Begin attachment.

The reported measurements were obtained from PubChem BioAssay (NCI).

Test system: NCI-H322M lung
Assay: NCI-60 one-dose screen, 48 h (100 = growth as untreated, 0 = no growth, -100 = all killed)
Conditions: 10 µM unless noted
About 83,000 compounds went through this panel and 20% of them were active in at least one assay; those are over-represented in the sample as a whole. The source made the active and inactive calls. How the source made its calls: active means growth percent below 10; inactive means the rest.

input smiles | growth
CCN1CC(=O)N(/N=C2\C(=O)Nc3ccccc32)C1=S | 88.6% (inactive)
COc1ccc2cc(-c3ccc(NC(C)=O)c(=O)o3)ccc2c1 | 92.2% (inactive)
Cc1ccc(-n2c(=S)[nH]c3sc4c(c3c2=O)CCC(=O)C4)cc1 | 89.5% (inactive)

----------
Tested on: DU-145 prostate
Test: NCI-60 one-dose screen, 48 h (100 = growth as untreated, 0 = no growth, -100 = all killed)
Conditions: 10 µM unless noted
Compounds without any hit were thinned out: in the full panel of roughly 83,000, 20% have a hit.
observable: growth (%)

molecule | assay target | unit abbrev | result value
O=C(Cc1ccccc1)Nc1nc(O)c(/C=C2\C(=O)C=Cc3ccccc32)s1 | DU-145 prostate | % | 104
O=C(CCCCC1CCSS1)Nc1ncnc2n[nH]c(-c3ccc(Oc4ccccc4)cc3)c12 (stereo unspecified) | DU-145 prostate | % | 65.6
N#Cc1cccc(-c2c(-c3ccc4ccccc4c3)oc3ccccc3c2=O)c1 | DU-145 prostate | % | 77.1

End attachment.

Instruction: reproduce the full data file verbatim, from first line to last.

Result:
The reported measurements were obtained from PubChem BioAssay (NCI).

Test system: NCI-H322M lung
Assay: NCI-60 one-dose screen, 48 h (100 = growth as untreated, 0 = no growth, -100 = all killed)
Conditions: 10 µM unless noted
About 83,000 compounds went through this panel and 20% of them were active in at least one assay; those are over-represented in the sample as a whole. The source made the active and inactive calls. How the source made its calls: active means growth percent below 10; inactive means the rest.

input smiles | growth
CCN1CC(=O)N(/N=C2\C(=O)Nc3ccccc32)C1=S | 88.6% (inactive)
COc1ccc2cc(-c3ccc(NC(C)=O)c(=O)o3)ccc2c1 | 92.2% (inactive)
Cc1ccc(-n2c(=S)[nH]c3sc4c(c3c2=O)CCC(=O)C4)cc1 | 89.5% (inactive)

----------
Tested on: DU-145 prostate
Test: NCI-60 one-dose screen, 48 h (100 = growth as untreated, 0 = no growth, -100 = all killed)
Conditions: 10 µM unless noted
Compounds without any hit were thinned out: in the full panel of roughly 83,000, 20% have a hit.
observable: growth (%)

molecule | assay target | unit abbrev | result value
O=C(Cc1ccccc1)Nc1nc(O)c(/C=C2\C(=O)C=Cc3ccccc32)s1 | DU-145 prostate | % | 104
O=C(CCCCC1CCSS1)Nc1ncnc2n[nH]c(-c3ccc(Oc4ccccc4)cc3)c12 (stereo unspecified) | DU-145 prostate | % | 65.6
N#Cc1cccc(-c2c(-c3ccc4ccccc4c3)oc3ccccc3c2=O)c1 | DU-145 prostate | % | 77.1